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Knowing the answer but still choosing the wrong answer?

Discussion in 'Step I' started by automan2, Mar 26, 2007.

  1. automan2

    automan2 2+ Year Member

    Mar 21, 2007
    Is this common for most people. I do a block of questions, and I get my less than stellar score. I think look up the answers and think to myself, "What was I doing? I know this stuff. In fact, I know this stuff cold, and yet I still chose the wrong answer!"

    I am hoping with more practice questions I will come along, but does anyone care to share their experiences? Does anyone have a system for answering questions that actually gets them to stop, and intelligently "think" about the answer choice they are picking?
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  3. hopefulmed

    hopefulmed 2+ Year Member

    Mar 12, 2007
    I have this very same problem... worser further into the test.. For me, I have a problem of just getting too lazy to read, so I read a sentence, but ignore putting the words together.. Sometimes I have to read a sentence a couple time just to put all the words together :scared:
  4. Wings4Marie

    Wings4Marie 2+ Year Member

    Jan 24, 2007

    Read the question... before you jump the gun and click on your favorite answer, stop for a second. Remind yourself that you always f**k this up. Now just relax and think. Now just reason out in your head why an answer is an answer. Dont make up reasons for why a wrong answer is right. Last thing to think is, "Is this the best answer?" Now pick that right answer. If you have no idea, just pick the most common which has a higher probability of being right than a random guess. I was in the same bind as you until I figured out how to get out of it.
  5. lord_jeebus

    lord_jeebus 和魂洋才 Moderator Physician 10+ Year Member

    Jul 12, 2003
    After I pick an answer, I like to ask myself

    "If I was writing a question on this subject, would I have written it like this? If not, why did they do it this way?"
  6. njbmd

    njbmd Guest Moderator Emeritus 5+ Year Member

    May 30, 2001
    Gone Walkabout!

    This type of problem is usually the result of not reading the question properly or not understanding what is being asked. There is a huge tendancy to attempt to "speed through" but accuracy and comprehension begin to suffer.

    Not only do you have to read and understand the questions but you have to read and understand all of the answer choices and pick the best on. When you are doing your practice tests and you keep seeing the same types of mistakes, what are you doing to correct those mistakes?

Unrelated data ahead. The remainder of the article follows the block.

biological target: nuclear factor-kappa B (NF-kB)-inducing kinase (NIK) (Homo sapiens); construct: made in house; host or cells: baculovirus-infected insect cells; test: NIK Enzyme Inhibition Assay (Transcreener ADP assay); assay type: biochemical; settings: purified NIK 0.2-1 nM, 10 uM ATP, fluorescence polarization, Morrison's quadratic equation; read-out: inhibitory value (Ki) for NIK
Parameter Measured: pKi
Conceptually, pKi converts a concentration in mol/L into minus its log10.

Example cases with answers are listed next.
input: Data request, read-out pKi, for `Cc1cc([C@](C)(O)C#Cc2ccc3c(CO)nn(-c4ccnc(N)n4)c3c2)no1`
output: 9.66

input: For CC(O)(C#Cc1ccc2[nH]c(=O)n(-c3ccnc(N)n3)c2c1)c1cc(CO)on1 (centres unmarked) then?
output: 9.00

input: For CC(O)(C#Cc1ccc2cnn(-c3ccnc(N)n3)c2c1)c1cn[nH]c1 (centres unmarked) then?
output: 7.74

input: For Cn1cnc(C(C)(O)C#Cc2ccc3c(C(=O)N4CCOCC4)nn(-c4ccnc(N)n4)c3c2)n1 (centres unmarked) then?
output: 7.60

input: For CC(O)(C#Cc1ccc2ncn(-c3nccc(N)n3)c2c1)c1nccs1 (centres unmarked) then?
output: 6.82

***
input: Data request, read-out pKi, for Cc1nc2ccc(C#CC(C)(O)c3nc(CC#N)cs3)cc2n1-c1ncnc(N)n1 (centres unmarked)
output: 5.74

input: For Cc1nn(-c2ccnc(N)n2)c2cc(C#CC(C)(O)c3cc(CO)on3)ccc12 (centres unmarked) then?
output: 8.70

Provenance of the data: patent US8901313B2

In general, mistakes are made because of lack of knowledge or lack of application of that knowlege to the situation presented. If your mistake is a knowledge deficit, you can go to a review book and take care of that problem. If you mistakes are due to lack of application of the knowlege to the situation presented by the question, then you need to look at you knowledge processing/reading comprehension and perhaps slow down a bit.

    If you are not seeing a progression in your scores, then you need to look at pushing the test back a bit in order to make sure that you hone the things that you need. Be sure to build in some relaxation time along with your study time too. As that exam gets closer, many folks put so much pressure upon themselves that their performance can really suffer. Trust that if you have thoroughly mastered your coursework (and you did if you passed your courses)that you can handle any question that comes up as long as you have thoroughly reviewed. Good luck!
  7. automan2

    automan2 2+ Year Member

    Mar 21, 2007
    Thanks for the advice everyone. Keep it coming.....

    I remember a time like this when I was studying for the MCAT. After a while, you begin to get a better feeling for the intentions of the question askers, and then you (hopefully) see a jump in the scores.

    I haven't done very many questions yet, so it will be a while for me......

    Does anyone find themselves over thinking the problem? It seems like I come up with the right answer, then I scrutinize some little part of the question stem, I then think the question is too simple and it is trying to trick me, and I choose the second best option.

    As I write this, I realize that it isn't me knowing too much, it is me thinking I know too much, when in fact, I know too little. I go back after a few days to the question and generally there is a striking reason why the answer choice I picked was wrong, but for some reason I disregarded that to make it fit what I was thinking.

    I don't even know what I am talking about anymore.....
  8. Wings4Marie

    Wings4Marie 2+ Year Member

    Jan 24, 2007
    I hate questions that are one sentence long and you have to think twenty steps.... oh i dunno something like...

    "Child presents with hypotension, what's the most likely diagnosis?"

    first off you have no clue... second off, you look at the explanation and it talks about bilateral acoustic schwannomas from a radiation induced chromosomal translocation that was inherited 3 generations ago however in this specific case it presented as a new mutation from a mosaic line of a lymphoma that only affects the hilar nodes during a middle lobe Klebsiella Pneumonia infection that presented with neon pink colored sputum.
  9. mesoderm

    mesoderm Junior Member 5+ Year Member

    Aug 12, 2004
    I think this is a psychological phenomenon. You know that you know it, but something about MC tests tricks you into second-guessing yourself. Especially for those us (me, bigtime) that pick the right answer, then change it to the wrong one.

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